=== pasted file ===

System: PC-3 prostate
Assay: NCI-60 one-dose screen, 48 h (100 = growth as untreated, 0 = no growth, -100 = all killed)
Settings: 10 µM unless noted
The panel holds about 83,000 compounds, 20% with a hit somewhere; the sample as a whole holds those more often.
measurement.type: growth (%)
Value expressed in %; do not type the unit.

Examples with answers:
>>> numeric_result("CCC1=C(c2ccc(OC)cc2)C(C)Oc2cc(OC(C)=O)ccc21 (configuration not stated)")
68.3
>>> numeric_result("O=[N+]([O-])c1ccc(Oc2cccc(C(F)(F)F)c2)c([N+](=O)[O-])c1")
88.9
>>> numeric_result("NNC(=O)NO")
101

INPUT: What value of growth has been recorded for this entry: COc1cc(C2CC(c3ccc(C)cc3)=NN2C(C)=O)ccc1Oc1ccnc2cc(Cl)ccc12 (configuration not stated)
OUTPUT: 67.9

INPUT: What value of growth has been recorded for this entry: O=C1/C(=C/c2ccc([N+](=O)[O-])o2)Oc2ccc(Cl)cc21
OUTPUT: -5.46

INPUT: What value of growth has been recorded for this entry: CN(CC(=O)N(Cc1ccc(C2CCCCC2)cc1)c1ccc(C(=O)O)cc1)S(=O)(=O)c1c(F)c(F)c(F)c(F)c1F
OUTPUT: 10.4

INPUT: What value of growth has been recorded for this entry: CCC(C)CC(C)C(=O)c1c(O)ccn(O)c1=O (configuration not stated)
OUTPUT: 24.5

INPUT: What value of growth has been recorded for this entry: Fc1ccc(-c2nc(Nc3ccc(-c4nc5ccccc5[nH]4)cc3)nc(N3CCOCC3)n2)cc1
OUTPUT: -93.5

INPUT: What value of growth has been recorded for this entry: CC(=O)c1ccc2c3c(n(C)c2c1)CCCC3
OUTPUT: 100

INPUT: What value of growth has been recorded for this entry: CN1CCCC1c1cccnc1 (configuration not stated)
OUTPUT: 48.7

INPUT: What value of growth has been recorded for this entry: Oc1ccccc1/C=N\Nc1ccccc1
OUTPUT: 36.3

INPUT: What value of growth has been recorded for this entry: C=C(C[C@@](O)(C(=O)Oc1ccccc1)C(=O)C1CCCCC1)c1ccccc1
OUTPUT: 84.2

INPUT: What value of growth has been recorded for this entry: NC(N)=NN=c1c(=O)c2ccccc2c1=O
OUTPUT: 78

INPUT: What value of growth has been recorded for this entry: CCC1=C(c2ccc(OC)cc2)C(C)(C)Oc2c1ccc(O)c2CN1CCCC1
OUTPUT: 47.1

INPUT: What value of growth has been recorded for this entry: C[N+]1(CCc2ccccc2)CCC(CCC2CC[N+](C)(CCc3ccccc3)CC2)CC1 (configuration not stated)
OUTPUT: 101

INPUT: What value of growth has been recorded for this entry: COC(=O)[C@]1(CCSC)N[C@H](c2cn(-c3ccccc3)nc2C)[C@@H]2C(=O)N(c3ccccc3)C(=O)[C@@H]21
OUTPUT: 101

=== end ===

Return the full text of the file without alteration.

System: PC-3 prostate
Assay: NCI-60 one-dose screen, 48 h (100 = growth as untreated, 0 = no growth, -100 = all killed)
Settings: 10 µM unless noted
The panel holds about 83,000 compounds, 20% with a hit somewhere; the sample as a whole holds those more often.
measurement.type: growth (%)
Value expressed in %; do not type the unit.

Examples with answers:
>>> numeric_result("CCC1=C(c2ccc(OC)cc2)C(C)Oc2cc(OC(C)=O)ccc21 (configuration not stated)")
68.3
>>> numeric_result("O=[N+]([O-])c1ccc(Oc2cccc(C(F)(F)F)c2)c([N+](=O)[O-])c1")
88.9
>>> numeric_result("NNC(=O)NO")
101

INPUT: What value of growth has been recorded for this entry: COc1cc(C2CC(c3ccc(C)cc3)=NN2C(C)=O)ccc1Oc1ccnc2cc(Cl)ccc12 (configuration not stated)
OUTPUT: 67.9

INPUT: What value of growth has been recorded for this entry: O=C1/C(=C/c2ccc([N+](=O)[O-])o2)Oc2ccc(Cl)cc21
OUTPUT: -5.46

INPUT: What value of growth has been recorded for this entry: CN(CC(=O)N(Cc1ccc(C2CCCCC2)cc1)c1ccc(C(=O)O)cc1)S(=O)(=O)c1c(F)c(F)c(F)c(F)c1F
OUTPUT: 10.4

INPUT: What value of growth has been recorded for this entry: CCC(C)CC(C)C(=O)c1c(O)ccn(O)c1=O (configuration not stated)
OUTPUT: 24.5

INPUT: What value of growth has been recorded for this entry: Fc1ccc(-c2nc(Nc3ccc(-c4nc5ccccc5[nH]4)cc3)nc(N3CCOCC3)n2)cc1
OUTPUT: -93.5

INPUT: What value of growth has been recorded for this entry: CC(=O)c1ccc2c3c(n(C)c2c1)CCCC3
OUTPUT: 100

INPUT: What value of growth has been recorded for this entry: CN1CCCC1c1cccnc1 (configuration not stated)
OUTPUT: 48.7

INPUT: What value of growth has been recorded for this entry: Oc1ccccc1/C=N\Nc1ccccc1
OUTPUT: 36.3

INPUT: What value of growth has been recorded for this entry: C=C(C[C@@](O)(C(=O)Oc1ccccc1)C(=O)C1CCCCC1)c1ccccc1
OUTPUT: 84.2

INPUT: What value of growth has been recorded for this entry: NC(N)=NN=c1c(=O)c2ccccc2c1=O
OUTPUT: 78

INPUT: What value of growth has been recorded for this entry: CCC1=C(c2ccc(OC)cc2)C(C)(C)Oc2c1ccc(O)c2CN1CCCC1
OUTPUT: 47.1

INPUT: What value of growth has been recorded for this entry: C[N+]1(CCc2ccccc2)CCC(CCC2CC[N+](C)(CCc3ccccc3)CC2)CC1 (configuration not stated)
OUTPUT: 101

INPUT: What value of growth has been recorded for this entry: COC(=O)[C@]1(CCSC)N[C@H](c2cn(-c3ccccc3)nc2C)[C@@H]2C(=O)N(c3ccccc3)C(=O)[C@@H]21
OUTPUT: 101